17 May 2016

An Update of MASN's Economics

On May 6th and 7th, MASN responded to the Nationals request to send the case back to the RSDC for a second arbitration. In support of this effort, Mr. Haley, the executive Vice President and CFO of MASN wrote an affidavit. He wrote that the Nationals have received fair market value as determined by Bortz Media, a longtime MLB consultant that developed the RSDCs established methodology.  He noted that the Nationals received over $9.6 million in 2015 from profit distributions and tens of millions more via rights fees ($42M). Finally, he stated that the Nationals partnership interest has increased from an initial 10% to its current 17%. As MASN’s EBITDA has grown, so too has the Nationals’ asset value in MASN.

The Nationals have received a considerable amount of cash via profit distributions. As stated above, they received over $9.6 million in 2015, from 2014 distributions. Alan Rifkin wrote an e-mail two years ago, which showed the Nationals received $6.76 million in 2012 (based on 2011 results), $7.56 million in 2013 (based on 2012 results) and $9 million in 2014 (based on 2013 results). In addition, the Nationals' received a distribution for non-resident tax withholding payments. Mr. Wyche, the Managing Director of Bortz, developed a table in 2012 with the Nationals’ Rights Fees as proposed by MASN and the Nationals projected profit distributions from 2012-2016. It makes sense to compare the Nationals projected and actual profit distributions. Here’s a chart that puts everything together, with (P) standing for projected and (A) standing for actual/derived.

MASN has had larger distributions than expected despite the ongoing lawsuit. This makes sense because the Orioles and Nationals weren’t particularly successful from 2005-2011 but were extremely successful from 2012-2016. This resulted in higher ratings and therefore likely higher advertising revenue. It was impossible to predict that this was going to happen and therefore MASN was unable to account for it back in 2012.

MASN also appears to have distributed less cash in 2014 than in 2013. In all likelihood, this probably has little significance. For starters, MASN isn’t required to distribute all of its profits as distributions. Just because they distributed less cash doesn’t mean they earned lower profits. Also, the amount of cash in question is a few million dollars and therefore not a large sum. It’s probably worth keeping an eye on though.

Mr. Wyche also included a chart complied from the MLB Financial Information Questionnaires (FIQs) for media rights payments from 2005 through 2014 that compares the Nationals’ and Orioles’ relative media rights payments to all other MLB clubs. The CBA explains in Article XXIV that this questionnaire is completed by each of the Major League Clubs and submitted, together with audited financial statements, on an annual basis for each revenue sharing year to the Office of the Commissioner.  It appears that this chart shows the media rights payments as defined by the clubs themselves.

These rankings indicate that the Nationals were paid above average rights fees from 2005-2008, average rights fees from 2009-2012 and below average rights fees in 2014. The Nationals 2013 rights fees of $61.2 million were the third highest in baseball and are a combination of the rights fees received from MASN and a $25 million payment from MLB.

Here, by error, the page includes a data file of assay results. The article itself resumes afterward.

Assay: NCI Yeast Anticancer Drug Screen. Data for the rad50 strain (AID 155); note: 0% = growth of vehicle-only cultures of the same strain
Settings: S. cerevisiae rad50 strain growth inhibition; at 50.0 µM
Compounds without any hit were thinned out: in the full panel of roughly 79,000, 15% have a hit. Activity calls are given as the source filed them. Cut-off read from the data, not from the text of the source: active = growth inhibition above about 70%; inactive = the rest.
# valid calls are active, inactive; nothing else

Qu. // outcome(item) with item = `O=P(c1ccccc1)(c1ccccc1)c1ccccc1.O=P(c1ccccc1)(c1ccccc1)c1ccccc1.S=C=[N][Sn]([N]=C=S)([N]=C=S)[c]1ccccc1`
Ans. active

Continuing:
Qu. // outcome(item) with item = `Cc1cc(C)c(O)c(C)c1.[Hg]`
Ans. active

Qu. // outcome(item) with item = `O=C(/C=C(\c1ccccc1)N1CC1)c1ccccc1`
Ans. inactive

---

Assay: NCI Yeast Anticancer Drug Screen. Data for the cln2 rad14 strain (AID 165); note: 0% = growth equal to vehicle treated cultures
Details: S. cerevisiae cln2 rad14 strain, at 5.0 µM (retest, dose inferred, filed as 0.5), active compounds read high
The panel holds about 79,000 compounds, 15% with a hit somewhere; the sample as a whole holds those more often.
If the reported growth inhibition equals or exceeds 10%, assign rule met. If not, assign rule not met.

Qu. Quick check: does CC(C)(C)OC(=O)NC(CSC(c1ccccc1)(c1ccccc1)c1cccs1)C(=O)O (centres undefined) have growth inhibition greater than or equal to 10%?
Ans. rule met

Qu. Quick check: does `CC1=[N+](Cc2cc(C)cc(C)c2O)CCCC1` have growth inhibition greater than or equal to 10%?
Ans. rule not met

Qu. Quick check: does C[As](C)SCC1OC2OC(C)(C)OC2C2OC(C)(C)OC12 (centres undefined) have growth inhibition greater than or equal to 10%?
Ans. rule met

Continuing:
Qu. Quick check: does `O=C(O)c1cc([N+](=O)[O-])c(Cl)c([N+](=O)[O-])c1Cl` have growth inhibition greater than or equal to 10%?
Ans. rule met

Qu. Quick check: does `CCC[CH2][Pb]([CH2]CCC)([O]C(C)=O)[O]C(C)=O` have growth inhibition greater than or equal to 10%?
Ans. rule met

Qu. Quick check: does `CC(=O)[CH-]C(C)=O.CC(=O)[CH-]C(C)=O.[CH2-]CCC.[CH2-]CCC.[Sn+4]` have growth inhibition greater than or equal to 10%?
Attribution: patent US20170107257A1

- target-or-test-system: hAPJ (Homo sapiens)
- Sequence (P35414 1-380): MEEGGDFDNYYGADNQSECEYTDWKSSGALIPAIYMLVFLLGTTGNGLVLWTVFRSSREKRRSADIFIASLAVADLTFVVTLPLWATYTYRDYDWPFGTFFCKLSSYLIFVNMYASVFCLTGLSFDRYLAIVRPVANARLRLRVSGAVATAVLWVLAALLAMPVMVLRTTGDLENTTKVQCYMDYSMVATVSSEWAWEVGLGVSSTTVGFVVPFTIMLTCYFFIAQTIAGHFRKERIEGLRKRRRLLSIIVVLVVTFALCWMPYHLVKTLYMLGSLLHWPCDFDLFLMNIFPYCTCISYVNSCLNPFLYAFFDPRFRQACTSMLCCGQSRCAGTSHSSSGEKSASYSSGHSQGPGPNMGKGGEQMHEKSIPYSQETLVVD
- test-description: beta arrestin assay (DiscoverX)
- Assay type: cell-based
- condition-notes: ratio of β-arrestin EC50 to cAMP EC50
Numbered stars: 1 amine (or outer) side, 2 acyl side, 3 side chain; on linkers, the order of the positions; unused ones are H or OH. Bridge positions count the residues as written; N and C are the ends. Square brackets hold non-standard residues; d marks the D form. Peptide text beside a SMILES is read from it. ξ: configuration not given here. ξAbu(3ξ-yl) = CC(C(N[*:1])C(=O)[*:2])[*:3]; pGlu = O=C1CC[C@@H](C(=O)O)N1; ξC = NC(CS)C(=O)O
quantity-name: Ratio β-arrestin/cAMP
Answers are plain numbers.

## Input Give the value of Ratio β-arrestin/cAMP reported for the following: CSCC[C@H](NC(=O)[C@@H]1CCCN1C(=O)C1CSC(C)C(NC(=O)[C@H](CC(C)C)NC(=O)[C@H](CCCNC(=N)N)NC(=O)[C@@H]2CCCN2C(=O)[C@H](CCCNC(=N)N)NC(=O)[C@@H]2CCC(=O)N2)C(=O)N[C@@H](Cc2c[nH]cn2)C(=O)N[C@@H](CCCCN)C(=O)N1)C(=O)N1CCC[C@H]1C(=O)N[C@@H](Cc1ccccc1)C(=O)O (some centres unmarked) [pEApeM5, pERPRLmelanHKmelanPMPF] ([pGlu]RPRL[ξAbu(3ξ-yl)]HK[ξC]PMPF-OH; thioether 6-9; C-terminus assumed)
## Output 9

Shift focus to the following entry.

This $25 million payment corresponds to the difference between MASN’s calculated rights fees and the now-vacated RSDC Award for 2012 and 2013. MLB made this payment to the Nationals in order to buy more time to find a solution to the current dispute. This payment isn’t a loan and the Nationals are allowed to keep this $25 million regardless of the result of this case. However, the Nationals will be required to repay MLB from any extra revenue they may receive from a favorable RSDC decision. If the RSDC decision is reinstated then MLB receives $25 million from the extra MASN payments.

It’s worth noting that this methodology understates the actual amount that the Nationals received. MLB actually gave the Nationals $32.8 million, but deducted $7.8 million for revenue sharing. All other media rights revenue is determined before revenue sharing and therefore the Nationals’ accounting method understates the actual value of the money they received.

It’s worth remembering that in March 2012, the Nationals argued that fair market value for their media rights in 2013 was $113.3 million. It turns out that the $61 million they did receive trailed only the Yankees ($89 million) and another club. Unless that other club received a larger rights fee then the Yankees, it would have been the largest in the majors by roughly $25 million and at least $50 million more than the team that received the fourth largest amount. It is safe to say that the Nationals significantly overvalued the fair market value of their media rights fees.

At the same time, it’s concerning to note that the Orioles and Nationals ranked only 18th and 19th in total media rights fees for 2014. They’re probably closer to the average than it appears as the difference between 3rd and 20th in 2013 was roughly $24.6 million. It’s also worth noting that this chart doesn’t include profit distributions and that MASN will renegotiate its contracts with its major carriers in 2018.

To be clear, MASN believes that the Bortz Methodology should be used to determine fair market value and therefore what other teams receive is mostly irrelevant. Using this formula, MASN has an interest in maximizing its revenue in order to ensure the largest possible profit because it determines MASN's profit margins and therefore a reasonable rights fee for each team.

All in all, the new data provides an update on MASN's financial situation and each team’s rights fees. It suggests that MASN is distributing more money than originally projected. It suggests that the Nationals requested media rights fees in 2012 were unjustifiable. Finally, it makes it clear that MASN is paying the Nationals and Orioles rights fees lower than that of the median MLB team.


James Jones said...